One PM who is now history – and perhaps subject to more complaints than any Briton since Charles the First – is Mrs May. Boris Johnson is favorite to replace her but we can take solace from the fact that favorites rarely win such races. One imagines that Thai politicians – who preside over one of the biggest messes made of politics in the world – must think they are doing something right when they compare themselves to the United Kingdom. A seat of democracy, law and constitutional pride has been driven to the depths by the quagmire that is Brexit. Though quicksand might be a better analogy.
Still, the antics of Boris and co – and there is a lot of co in the leadership campaign – should be a fight worth watching. At least as fun as seeing Drumph at the sumo in Tokyo this week. And with BoJo now facing a lawsuit for lying about Brexit there could be some very fruity turns in this saga.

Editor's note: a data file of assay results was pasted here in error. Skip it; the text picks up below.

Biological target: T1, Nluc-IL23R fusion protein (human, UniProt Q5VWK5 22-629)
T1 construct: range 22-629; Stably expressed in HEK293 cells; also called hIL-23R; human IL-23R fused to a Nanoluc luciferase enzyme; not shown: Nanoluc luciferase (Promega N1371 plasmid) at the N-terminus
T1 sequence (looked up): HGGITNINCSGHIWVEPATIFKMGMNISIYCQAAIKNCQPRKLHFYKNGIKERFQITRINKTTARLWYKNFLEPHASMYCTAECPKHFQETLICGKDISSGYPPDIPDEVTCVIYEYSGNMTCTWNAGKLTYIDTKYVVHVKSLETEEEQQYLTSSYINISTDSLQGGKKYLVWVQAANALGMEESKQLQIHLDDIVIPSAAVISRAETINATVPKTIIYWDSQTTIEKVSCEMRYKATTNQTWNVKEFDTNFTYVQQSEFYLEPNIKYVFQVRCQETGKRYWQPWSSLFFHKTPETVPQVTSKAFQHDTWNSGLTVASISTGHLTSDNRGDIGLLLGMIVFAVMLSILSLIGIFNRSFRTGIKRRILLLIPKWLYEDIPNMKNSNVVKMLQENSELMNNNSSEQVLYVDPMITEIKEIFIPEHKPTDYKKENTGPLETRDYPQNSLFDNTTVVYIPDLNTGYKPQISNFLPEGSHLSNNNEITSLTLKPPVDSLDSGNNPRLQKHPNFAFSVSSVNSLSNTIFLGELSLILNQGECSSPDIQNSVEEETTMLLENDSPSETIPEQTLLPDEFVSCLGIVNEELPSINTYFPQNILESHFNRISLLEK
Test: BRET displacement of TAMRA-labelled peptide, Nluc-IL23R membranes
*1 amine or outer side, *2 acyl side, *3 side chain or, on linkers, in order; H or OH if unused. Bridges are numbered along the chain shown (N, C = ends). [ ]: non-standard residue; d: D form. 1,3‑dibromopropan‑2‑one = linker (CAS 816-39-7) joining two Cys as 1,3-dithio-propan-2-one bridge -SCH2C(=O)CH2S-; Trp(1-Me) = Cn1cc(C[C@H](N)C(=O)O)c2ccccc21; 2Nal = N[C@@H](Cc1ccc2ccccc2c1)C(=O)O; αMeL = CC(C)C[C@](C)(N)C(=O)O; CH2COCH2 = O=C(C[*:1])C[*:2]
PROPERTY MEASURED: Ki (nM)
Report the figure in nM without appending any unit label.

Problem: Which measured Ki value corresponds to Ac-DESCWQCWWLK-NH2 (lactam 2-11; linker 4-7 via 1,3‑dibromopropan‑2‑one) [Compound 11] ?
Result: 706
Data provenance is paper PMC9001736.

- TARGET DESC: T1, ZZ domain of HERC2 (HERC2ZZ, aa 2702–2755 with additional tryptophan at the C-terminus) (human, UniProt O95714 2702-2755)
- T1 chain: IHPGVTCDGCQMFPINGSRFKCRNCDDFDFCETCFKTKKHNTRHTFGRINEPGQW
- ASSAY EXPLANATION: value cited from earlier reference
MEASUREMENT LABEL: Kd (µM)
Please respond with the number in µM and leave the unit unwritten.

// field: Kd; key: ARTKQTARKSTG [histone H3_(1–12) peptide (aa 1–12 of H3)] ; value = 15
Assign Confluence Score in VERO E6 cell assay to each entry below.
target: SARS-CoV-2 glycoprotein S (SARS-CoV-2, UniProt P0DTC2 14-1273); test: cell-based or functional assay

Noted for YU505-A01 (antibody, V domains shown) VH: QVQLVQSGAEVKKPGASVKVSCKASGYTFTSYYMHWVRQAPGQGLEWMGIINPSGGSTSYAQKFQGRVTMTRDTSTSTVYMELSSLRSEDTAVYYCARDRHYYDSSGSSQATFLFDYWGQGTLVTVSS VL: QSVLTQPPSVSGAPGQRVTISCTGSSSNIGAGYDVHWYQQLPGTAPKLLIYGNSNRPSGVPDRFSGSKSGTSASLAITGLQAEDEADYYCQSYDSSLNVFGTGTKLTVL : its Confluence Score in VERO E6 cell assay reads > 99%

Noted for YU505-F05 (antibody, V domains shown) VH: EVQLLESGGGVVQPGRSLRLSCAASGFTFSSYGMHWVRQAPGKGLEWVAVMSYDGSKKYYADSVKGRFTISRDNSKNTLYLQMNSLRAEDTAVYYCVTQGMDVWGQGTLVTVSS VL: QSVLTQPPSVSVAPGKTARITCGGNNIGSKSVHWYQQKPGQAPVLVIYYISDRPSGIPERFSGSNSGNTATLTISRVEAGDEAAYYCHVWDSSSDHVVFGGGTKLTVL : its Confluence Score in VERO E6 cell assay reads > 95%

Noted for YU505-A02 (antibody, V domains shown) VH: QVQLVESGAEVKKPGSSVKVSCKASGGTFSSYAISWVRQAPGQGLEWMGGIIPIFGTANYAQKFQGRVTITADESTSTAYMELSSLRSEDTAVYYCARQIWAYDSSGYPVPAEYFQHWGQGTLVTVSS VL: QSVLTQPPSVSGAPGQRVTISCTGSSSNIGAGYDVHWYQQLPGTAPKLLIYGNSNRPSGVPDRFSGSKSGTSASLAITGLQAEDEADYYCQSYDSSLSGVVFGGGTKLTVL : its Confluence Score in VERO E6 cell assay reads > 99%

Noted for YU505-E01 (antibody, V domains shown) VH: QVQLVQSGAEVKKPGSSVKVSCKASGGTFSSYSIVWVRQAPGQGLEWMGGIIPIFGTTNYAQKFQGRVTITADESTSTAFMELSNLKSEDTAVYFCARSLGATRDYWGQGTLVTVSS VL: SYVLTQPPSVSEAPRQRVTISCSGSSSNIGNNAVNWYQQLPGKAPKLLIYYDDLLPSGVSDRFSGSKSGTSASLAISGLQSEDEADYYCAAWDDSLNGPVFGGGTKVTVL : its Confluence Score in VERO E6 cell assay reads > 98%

And so to a few Rooster awards. The “No Bell (end) Prize For Literature” goes to Uncle Too for suggesting that his compatriots read Animal Farm. One wonders if he was being serious referring to a novel that states “all animals are equal but some animals are more equal than others”. It fits rather nicely into the Thailand narrative though it could have been even better coming from the chief of the RTP…..weren’t the pigs in charge in Orwell’s classic?
The story also led to my favorite forum comment of the week from “Nikmar” who was one of many posters who pooh-poohed the whole idea that Prayut might have actually read the book. He quipped:
“Maybe he’s confusing it with The Three Little Pigs”.
He certainly likes to huff and puff and blow the house down on occasion.
The “Best Spin (coupled with an ability to use Google) Award” goes to the police chief who defended his underling who kept falling off his motorcycle in Phuket. Those nasty netizens complained he was clearly drunk. But the wily chief said he was suffering from “Meniere’s Disease” or tinnitus and the problem was not oral but inside the ears.
The chief is to be commended for using that stuff BETWEEN his ears in coming up with that one.
Finally the traffic cops in Bangkok have announced the precise locations of cameras they plan to install at 30 intersections to stop motorists and us bikers running red lights. Putting aside the un-likelihood that postal fines will every stop us renewing our licences I would just like to say to the RTP:
Thanks awfully for the heads up.
And I promise not to complain if you do catch me.